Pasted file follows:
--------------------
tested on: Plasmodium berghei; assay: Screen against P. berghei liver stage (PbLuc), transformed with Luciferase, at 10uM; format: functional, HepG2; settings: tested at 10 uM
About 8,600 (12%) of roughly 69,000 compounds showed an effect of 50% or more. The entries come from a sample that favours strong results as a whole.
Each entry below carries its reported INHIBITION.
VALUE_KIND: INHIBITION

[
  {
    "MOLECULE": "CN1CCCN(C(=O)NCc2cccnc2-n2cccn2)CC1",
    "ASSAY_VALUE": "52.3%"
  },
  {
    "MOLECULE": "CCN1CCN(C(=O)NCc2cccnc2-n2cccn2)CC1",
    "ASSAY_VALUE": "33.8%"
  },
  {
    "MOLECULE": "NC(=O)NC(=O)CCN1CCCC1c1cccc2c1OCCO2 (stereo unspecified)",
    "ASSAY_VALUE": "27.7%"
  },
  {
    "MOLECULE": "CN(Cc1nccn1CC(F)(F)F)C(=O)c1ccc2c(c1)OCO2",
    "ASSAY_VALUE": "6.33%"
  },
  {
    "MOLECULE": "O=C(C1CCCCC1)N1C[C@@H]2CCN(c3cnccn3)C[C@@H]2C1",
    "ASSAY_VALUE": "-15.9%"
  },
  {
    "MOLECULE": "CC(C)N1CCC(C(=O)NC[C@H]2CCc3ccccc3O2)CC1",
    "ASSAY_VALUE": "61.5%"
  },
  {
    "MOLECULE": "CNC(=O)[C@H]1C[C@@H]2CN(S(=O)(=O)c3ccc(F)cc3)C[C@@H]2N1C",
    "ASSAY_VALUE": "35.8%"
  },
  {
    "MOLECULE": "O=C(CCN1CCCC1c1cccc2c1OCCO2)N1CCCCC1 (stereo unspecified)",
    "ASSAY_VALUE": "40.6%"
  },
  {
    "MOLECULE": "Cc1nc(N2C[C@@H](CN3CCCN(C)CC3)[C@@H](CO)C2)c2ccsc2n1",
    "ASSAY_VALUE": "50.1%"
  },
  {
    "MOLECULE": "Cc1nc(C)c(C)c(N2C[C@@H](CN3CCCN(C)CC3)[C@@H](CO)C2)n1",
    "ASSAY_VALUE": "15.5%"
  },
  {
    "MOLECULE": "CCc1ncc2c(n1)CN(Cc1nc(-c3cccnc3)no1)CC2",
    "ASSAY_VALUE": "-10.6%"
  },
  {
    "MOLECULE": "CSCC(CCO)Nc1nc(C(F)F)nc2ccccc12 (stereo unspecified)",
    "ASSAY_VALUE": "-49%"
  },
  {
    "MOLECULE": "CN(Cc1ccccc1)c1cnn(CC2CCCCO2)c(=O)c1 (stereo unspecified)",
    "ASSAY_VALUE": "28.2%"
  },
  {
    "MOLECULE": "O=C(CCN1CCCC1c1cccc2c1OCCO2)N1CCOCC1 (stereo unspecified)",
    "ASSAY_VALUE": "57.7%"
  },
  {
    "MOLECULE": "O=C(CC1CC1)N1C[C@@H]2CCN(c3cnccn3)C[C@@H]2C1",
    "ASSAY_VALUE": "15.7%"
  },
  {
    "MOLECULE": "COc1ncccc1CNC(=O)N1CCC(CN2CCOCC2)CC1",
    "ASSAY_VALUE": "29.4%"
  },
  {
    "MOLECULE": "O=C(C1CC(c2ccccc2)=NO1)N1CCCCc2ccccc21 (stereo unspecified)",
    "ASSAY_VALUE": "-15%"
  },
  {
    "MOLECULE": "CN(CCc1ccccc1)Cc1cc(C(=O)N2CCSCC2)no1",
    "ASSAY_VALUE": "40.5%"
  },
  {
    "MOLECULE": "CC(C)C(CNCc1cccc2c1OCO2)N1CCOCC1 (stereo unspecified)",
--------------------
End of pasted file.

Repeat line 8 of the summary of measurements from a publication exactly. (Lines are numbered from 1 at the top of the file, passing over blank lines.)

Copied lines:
    "ASSAY_VALUE": "52.3%"